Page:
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Kids rock out at Dover Library

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A volunteer from the crowd helps show dance moves to the kids as Norton plays the drums. Photos by Daniel Curtin

A volunteer from the crowd helps show dance moves to the kids as Norton plays the drums. Photos by Daniel Curtin

By Daniel Curtin
Hometown Weekly Reporter

Young kids were drumming up at storm at Dover Library as Craig Norton came to teach them about music and drums last Thursday evening.

Dozens of kids sat in a drum circle with different percussion instruments, like shaker eggs, tambourines, and an assortment of various drums. The event not only gave the kids the chance to play the instruments, but also to learn about where the drums came from.

Nancy Hodys, who attended the event with her grandson and granddaughter, initially didn’t know the drum circle was going on - but she was happy that she was there.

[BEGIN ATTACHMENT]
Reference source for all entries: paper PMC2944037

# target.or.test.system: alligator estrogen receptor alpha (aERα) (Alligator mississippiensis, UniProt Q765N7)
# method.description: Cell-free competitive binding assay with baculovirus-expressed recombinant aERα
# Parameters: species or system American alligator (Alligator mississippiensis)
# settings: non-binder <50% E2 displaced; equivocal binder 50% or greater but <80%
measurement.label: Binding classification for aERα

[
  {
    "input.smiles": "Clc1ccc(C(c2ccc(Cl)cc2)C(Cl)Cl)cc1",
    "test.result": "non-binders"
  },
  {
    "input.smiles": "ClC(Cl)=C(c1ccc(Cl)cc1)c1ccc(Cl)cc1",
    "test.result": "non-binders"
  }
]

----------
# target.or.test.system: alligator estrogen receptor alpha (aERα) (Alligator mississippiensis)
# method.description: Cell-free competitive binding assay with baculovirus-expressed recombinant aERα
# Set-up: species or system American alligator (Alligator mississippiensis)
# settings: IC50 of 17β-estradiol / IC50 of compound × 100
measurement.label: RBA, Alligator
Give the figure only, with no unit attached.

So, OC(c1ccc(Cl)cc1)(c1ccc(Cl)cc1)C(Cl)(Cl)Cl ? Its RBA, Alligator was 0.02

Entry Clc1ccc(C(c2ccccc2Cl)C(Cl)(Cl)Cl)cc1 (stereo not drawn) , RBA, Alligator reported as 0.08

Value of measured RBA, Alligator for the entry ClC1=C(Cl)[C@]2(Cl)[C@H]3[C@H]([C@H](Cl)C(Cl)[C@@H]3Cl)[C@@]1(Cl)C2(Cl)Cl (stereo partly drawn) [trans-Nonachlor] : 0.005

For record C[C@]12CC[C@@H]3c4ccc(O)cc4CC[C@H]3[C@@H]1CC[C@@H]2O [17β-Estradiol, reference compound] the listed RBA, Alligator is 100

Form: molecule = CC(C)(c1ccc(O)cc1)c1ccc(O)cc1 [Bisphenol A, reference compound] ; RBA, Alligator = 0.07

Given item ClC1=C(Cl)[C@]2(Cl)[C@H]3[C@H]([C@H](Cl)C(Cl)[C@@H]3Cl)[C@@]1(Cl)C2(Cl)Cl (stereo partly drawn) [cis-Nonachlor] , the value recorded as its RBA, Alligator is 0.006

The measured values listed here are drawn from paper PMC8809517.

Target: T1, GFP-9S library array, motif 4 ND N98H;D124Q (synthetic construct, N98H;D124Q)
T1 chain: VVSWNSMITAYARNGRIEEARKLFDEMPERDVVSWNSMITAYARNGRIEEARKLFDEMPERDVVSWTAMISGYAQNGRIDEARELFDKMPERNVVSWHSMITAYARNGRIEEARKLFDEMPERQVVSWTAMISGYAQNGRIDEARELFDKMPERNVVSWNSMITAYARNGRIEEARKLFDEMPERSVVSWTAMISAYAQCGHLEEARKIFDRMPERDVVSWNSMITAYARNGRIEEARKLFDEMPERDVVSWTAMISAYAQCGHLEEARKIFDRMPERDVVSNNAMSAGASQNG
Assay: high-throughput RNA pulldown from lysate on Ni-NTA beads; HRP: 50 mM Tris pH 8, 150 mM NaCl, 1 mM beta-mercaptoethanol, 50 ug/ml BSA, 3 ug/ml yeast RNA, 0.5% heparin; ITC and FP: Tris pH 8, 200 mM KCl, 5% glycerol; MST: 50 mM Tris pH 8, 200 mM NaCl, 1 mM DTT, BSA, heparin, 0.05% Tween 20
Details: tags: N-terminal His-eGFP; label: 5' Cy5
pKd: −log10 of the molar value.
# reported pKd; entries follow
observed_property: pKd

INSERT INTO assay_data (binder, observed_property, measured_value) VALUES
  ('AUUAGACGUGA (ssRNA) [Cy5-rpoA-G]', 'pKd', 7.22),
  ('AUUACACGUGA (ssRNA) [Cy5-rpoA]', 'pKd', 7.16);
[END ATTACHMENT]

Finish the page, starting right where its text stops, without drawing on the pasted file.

“This is our first time to the Dover Library and I noticed this was going on. We were here for two hours and waited for the performance,” said Hodys. “It was well worth the wait. It was wonderful. This is the first program I attended, so I’m looking forward to anything else [the library] may offer.”

Norton, who has been working in music for about 20 years, didn’t initially start his career as a drum maven. Before Norton realized he could make a career out of his passion for music, he worked as an associate director at ESPN.

“My boss at ESPN was like: ‘You should go to one of these drum circles,’ because he saw me tapping on my desk all the time,” Norton said. “So I went and it was perfect … I just fell in love with it. I realized for the first time in my life that I could be a musician.”

Norton’s new career has taken him to as far away as Senegal in West Africa, but also throughout the United States - his travels have taken him from the South all the way to California. Norton now has about 120 percussion instruments and leads drum circles for both adults and children.

Even though leading drum circles with the kids is different than his sessions with adults, he finds that working with a younger audience can be rewarding in its own way.

“What’s great is I love to get parents playing with their kids,” Norton said. “Dancing with their kids out here, doing this stuff together … To see the kids shine is really the best part. I put them in charge. I give them the opportunity to be the leader.”

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